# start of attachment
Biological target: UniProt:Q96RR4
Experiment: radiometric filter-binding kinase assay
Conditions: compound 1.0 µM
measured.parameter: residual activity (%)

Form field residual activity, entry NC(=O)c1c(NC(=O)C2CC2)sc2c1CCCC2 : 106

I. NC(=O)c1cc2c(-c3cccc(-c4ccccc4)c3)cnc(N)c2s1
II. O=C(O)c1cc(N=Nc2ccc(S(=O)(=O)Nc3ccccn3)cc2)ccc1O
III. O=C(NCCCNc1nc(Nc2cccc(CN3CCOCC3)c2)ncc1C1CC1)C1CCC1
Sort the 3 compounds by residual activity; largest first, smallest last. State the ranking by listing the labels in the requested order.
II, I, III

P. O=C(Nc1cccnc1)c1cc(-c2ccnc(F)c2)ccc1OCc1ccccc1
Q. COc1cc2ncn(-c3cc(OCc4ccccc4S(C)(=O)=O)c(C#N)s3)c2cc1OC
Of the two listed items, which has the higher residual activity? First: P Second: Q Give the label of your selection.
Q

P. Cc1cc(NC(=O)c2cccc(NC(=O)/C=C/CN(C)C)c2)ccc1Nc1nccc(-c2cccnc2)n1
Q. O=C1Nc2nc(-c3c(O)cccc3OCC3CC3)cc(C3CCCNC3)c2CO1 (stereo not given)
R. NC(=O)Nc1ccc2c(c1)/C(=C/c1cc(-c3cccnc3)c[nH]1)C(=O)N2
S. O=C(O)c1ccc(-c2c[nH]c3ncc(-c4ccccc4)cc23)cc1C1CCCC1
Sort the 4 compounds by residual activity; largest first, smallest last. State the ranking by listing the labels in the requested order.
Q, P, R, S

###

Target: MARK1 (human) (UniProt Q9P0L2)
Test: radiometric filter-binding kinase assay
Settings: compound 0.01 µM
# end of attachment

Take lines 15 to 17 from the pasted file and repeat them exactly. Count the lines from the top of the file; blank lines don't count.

P. Cc1cc(NC(=O)c2cccc(NC(=O)/C=C/CN(C)C)c2)ccc1Nc1nccc(-c2cccnc2)n1
Q. O=C1Nc2nc(-c3c(O)cccc3OCC3CC3)cc(C3CCCNC3)c2CO1 (stereo not given)
R. NC(=O)Nc1ccc2c(c1)/C(=C/c1cc(-c3cccnc3)c[nH]1)C(=O)N2